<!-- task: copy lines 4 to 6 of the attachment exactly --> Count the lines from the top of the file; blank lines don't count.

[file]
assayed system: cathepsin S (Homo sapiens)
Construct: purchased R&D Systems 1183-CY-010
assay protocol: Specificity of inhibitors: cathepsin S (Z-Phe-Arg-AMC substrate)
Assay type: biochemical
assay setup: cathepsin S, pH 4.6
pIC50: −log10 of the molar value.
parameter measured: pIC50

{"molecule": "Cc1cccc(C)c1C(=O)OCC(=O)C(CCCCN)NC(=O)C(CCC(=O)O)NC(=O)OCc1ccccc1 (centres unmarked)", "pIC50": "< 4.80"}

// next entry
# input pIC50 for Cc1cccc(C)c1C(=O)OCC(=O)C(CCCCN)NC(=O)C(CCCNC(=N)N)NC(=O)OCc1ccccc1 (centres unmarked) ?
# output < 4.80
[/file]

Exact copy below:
Assay type: biochemical
assay setup: cathepsin S, pH 4.6
pIC50: −log10 of the molar value.